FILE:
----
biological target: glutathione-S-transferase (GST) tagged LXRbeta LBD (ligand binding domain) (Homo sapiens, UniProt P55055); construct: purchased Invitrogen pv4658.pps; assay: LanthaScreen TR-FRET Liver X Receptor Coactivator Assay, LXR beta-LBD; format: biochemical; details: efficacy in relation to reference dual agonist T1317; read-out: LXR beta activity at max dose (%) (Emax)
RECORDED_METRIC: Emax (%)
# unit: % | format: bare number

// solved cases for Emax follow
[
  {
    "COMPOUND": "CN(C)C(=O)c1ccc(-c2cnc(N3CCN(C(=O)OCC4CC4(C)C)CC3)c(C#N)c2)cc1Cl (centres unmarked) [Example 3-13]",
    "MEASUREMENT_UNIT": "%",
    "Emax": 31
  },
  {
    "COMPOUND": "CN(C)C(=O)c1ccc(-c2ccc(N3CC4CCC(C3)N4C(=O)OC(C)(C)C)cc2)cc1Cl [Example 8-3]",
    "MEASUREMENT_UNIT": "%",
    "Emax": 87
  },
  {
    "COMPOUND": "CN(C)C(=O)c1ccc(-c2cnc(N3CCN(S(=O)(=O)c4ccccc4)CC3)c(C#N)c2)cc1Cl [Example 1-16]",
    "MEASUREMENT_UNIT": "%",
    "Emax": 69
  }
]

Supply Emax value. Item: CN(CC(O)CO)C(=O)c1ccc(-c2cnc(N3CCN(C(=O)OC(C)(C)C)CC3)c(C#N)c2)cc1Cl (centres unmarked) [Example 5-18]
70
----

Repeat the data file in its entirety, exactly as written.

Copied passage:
biological target: glutathione-S-transferase (GST) tagged LXRbeta LBD (ligand binding domain) (Homo sapiens, UniProt P55055); construct: purchased Invitrogen pv4658.pps; assay: LanthaScreen TR-FRET Liver X Receptor Coactivator Assay, LXR beta-LBD; format: biochemical; details: efficacy in relation to reference dual agonist T1317; read-out: LXR beta activity at max dose (%) (Emax)
RECORDED_METRIC: Emax (%)
# unit: % | format: bare number

// solved cases for Emax follow
[
  {
    "COMPOUND": "CN(C)C(=O)c1ccc(-c2cnc(N3CCN(C(=O)OCC4CC4(C)C)CC3)c(C#N)c2)cc1Cl (centres unmarked) [Example 3-13]",
    "MEASUREMENT_UNIT": "%",
    "Emax": 31
  },
  {
    "COMPOUND": "CN(C)C(=O)c1ccc(-c2ccc(N3CC4CCC(C3)N4C(=O)OC(C)(C)C)cc2)cc1Cl [Example 8-3]",
    "MEASUREMENT_UNIT": "%",
    "Emax": 87
  },
  {
    "COMPOUND": "CN(C)C(=O)c1ccc(-c2cnc(N3CCN(S(=O)(=O)c4ccccc4)CC3)c(C#N)c2)cc1Cl [Example 1-16]",
    "MEASUREMENT_UNIT": "%",
    "Emax": 69
  }
]

Supply Emax value. Item: CN(CC(O)CO)C(=O)c1ccc(-c2cnc(N3CCN(C(=O)OC(C)(C)C)CC3)c(C#N)c2)cc1Cl (centres unmarked) [Example 5-18]
70